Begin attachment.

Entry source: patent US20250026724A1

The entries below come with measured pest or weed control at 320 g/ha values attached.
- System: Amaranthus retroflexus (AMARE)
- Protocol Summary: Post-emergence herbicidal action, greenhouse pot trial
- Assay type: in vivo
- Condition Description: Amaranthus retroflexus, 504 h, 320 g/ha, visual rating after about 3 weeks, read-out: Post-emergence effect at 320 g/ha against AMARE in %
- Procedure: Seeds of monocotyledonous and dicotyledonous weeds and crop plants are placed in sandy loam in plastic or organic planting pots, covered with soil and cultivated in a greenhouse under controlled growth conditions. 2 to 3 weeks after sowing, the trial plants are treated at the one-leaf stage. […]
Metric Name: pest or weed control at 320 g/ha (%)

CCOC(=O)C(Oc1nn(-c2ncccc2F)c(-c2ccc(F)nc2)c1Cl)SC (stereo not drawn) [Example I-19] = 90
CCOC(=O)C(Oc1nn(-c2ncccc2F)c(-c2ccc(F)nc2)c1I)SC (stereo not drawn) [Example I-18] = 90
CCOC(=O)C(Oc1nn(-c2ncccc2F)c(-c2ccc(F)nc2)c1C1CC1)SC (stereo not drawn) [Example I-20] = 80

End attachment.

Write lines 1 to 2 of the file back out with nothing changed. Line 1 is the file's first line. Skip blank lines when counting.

Entry source: patent US20250026724A1

The entries below come with measured pest or weed control at 320 g/ha values attached.